Here in Gansbaai, South Africa we are lucky enough to see one of the oceans ultimate apex predators – the great white shark. One of the reasons great white sharks became a top ocean predator is due to their highly adapted senses. Sharks have the same five senses as us humans….but they also have two extra senses:






Pressure changes/ vibrations


A sharks sense of smell is arguably one of their most important senses as roughly two thirds of its brain is dedicated to smell.

So, lets have a look at how sharks are able to sniff out their prey….

A shark’s sense of smell is very important for detecting food and also pheromones for mating. Sharks have a very acute sense of smell and an extremely sensitive olfactory system – the part of the sensory system used for smelling. The olfactory organs (or the nose) in animals are responsible for receiving and interpreting odours.

Just under the shark’s snout, there are two nares (nostril-like holes) and each nare is divided by a nasal flap into two openings. Sharks are able to detect food or a mate because water is constantly flowing into the nares, allowing scents from the surrounding environment to enter the canals and nasal sacs. The water flows over folds of skin known as the olfactory lamellae, which greatly increase the surface area in the nasal sacs, allowing a shark more opportunity to detect odours. Odours passing over the olfactory lamellae stimulate sensory cells which then send messages to the brain. The olfactory lobes in the shark’s brain interpret the stimuli and provide information back to the shark regarding location, nature and distance of the prey.

Photographs of the brains of the lemon shark (N. brevirostris) showing the organisation of the olfactory bulbs in sharks (Meredith et al, 2003)

What about the great white shark?

The great white’s olfactory organs are huge, with long olfactory tracts and well developed lamellae – which increase their surface area and thus greatly enhance sensitivity.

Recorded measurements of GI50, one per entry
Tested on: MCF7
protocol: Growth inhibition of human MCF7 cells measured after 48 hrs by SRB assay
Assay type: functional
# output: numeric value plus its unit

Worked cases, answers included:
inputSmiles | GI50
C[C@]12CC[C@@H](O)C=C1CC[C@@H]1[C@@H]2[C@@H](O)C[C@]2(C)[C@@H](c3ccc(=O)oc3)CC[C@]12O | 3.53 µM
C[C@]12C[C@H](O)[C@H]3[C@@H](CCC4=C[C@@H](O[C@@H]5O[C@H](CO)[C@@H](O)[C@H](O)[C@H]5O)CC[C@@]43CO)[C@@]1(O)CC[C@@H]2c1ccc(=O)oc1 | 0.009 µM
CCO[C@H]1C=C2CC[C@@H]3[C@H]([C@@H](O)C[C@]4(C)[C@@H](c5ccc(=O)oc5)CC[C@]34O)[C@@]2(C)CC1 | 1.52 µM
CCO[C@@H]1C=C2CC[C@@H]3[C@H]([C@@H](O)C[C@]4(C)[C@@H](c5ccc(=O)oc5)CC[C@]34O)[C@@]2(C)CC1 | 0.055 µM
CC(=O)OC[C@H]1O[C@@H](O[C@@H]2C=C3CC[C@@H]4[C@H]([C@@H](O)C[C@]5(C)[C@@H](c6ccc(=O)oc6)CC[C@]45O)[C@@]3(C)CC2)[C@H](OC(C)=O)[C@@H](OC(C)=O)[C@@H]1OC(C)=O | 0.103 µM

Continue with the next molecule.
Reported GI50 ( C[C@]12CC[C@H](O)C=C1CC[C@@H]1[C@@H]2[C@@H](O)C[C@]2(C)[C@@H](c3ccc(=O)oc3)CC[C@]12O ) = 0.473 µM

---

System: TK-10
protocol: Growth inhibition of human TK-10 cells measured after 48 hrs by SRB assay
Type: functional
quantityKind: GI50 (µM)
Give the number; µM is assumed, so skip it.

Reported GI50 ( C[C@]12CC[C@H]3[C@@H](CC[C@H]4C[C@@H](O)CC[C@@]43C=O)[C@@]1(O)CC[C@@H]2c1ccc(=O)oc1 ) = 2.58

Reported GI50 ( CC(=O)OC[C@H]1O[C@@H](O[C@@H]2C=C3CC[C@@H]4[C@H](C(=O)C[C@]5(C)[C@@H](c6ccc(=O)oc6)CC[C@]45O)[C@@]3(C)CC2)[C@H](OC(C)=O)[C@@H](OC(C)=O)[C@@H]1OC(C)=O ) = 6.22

Like other sharks, olfaction (smell) takes place in the nasal cavities but incredibly up to 18 per cent of a great white’s brain mass is dedicated to smell, making it the highest percentage among sharks.  Great whites have the largest olfactory bulbs – relative to body size – of any elasmobranchs (sharks and rays), which suggests that scent is very important in this shark’s sensory world.  A great white’s sense of smell allows it to detect minute traces of chemicals in the surrounding water and then follow the trace back to its source, which can sometimes be several kilometres away. The great white’s sense of smell is not only used to find food, but probably also plays an important role in social situations, such as mating.

For example, when a great white is in Gansbaai it may pick up the stench of its local 5* restaurant, Geyser Rock, which has at least 60,000 stinky Cape fur seals on…. Or even catch the scent of a prospective Mrs Great White Shark when it is travelling the world.

Geyser Rock, Gansbaai packed full of Cape fur seals

Sense of direction…

The most amazing fact about a shark’s sense of smell is that it is directional. Sharks have twin nasal cavities which means that smell coming from the left of the shark will enter the left cavity just before it arrives at the right cavity. This means the shark can tell exactly where the scent is coming from.

At White Shark Projects we use a method called chum to attract sharks to our cage diving vessel, Shark Team. We mix oily fish with sea water and mash it up to release the oils and create a soup. This smelly oily soup then gets thrown into the sea to create a chum slick – a scent trail for a shark to follow to our boat. If a shark passes through our chum slick it will follow the scent moving its head from side to side (natural swimming motion for a shark). As its snout passes backwards and forwards through the scent trail it will able to determine the direction from which the odour is coming from and follow it to the strongest point – hopefully our boat, Shark Team!

Great white sharks have highly-developed senses that are adapted to their ocean environment, making them one of the world’s top predators. We feel privileged to see the beauty of this unique ocean predator right here in Gansbaai. To learn more about how incredible sharks are – read our previous blogs.

A great white shark swimming past White Shark Projects cage diving vessel, Shark Team

To experience these astonishing ocean predators for yourselves – contact us!

Written by Georgie Pendell
Marine Biologist at White Shark Projects